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National Eating Disorders Awareness Week

Written by Evolve's Behavioral Health Content Team​:

Alyson Orcena, LMFT, Melissa Vallas, MD, Shikha Verma, MD, Ellen Bloch, LCSW, Lianne Tendler, LMFT, Megan Johnston, LMFT Meet The Team >

Eating disorders impact millions of people worldwide. According to the National Association of Anorexia Nervosa and Associated Disorders, “An estimated 9% of the U.S. population, or 28.8 million Americans, will have an eating disorder in their lifetime.”

February 28th marks the beginning of National Eating Disorders Awareness Week, a crucial time for spotlighting this critical issue. This week is dedicated to educating the public about the realities of eating disorders, which are complex mental health conditions, and to dispel the myths and stigma that often surround them. Eating disorders are not simply about food or losing weight— they involve a range of psychological, physical, and emotional complexities. This week is a time to recognize the signs and symptoms of these disorders, which can often go unnoticed or be misunderstood, emphasize the importance of early intervention and the effectiveness of treatment, and encourage those who are struggling to seek help.

If your teen is struggling with an eating disorder, this week is the perfect time to take action. Here are six steps you can take:

Educating Yourself and Others

#1: Educating Yourself and Others

Educating yourself and others about eating disorders is a fundamental step in both prevention and support for those affected. This education involves understanding the diverse types of eating disorders, their symptoms, causes, and impacts. Dispelling myths and stereotypes about eating disorders is equally important, as it fosters a more inclusive and accurate understanding that these disorders can affect anyone, regardless of their background or lifestyle. Knowledge leads to empathy and reduces stigma, creating a supportive environment where those struggling feel safe to seek help. This widespread education and awareness not only aids in early intervention and effective treatment, but also contributes to a societal shift towards more compassionate and effective approaches to dealing with eating disorders.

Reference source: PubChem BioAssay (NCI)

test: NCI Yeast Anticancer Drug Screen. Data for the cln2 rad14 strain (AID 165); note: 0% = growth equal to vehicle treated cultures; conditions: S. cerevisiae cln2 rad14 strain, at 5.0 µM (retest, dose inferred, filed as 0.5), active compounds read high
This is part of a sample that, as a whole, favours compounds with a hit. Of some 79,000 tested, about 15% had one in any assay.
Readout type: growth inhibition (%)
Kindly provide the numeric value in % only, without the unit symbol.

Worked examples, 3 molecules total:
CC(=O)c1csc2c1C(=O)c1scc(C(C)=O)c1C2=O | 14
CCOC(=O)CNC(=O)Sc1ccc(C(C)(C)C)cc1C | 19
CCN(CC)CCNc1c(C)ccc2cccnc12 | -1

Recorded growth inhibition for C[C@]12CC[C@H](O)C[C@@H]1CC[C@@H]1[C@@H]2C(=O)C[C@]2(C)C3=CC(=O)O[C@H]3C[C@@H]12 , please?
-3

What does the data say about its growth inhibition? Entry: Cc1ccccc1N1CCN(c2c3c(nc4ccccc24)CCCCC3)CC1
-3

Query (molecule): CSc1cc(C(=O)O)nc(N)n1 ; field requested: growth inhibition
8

Action Step: Read up on eating disorders from reliable sources or attend a webinar or workshop.

Encouraging Open Communication

#2: Encouraging Open Communication

Open communication creates a supportive environment where your teen can feel safe to express their struggles and seek help. Open dialogue helps break down the stigma and isolation often associated with these disorders, allowing those affected to share their experiences without fear of judgment or misunderstanding. This transparency fosters a better understanding among family, friends, and caregivers, enabling them to offer the appropriate support and empathy. It also facilitates early intervention, as open conversations can reveal warning signs that might otherwise go unnoticed. For those battling eating disorders, being able to openly discuss their feelings and challenges is therapeutic and can be an integral part of the healing process.

Action Step: Start a conversation with your teen about the importance of mental health and body positivity.

Promoting Healthy Body Image

#3: Promoting Healthy Body Image

Promoting a healthy body image is crucial in helping teens combat and recover from eating disorders. It counters the pervasive societal and media-driven standards that often glorify unrealistic and unhealthy body types, which can be a significant trigger for eating disorders. By fostering an environment that celebrates diverse body shapes and sizes and emphasizes the value of individuals beyond their physical appearance, teens can develop a more positive and realistic self-image. This shift in perspective helps reduce the pressure to conform to narrow beauty standards, decreasing the risk of developing unhealthy eating behaviors. Encouraging teens to appreciate their bodies for their functionality and strength, rather than just aesthetics, nurtures self-esteem and body acceptance. A positive body image is linked to better overall mental health and can be a protective factor against the development of eating disorders, while also supporting recovery for those who are struggling.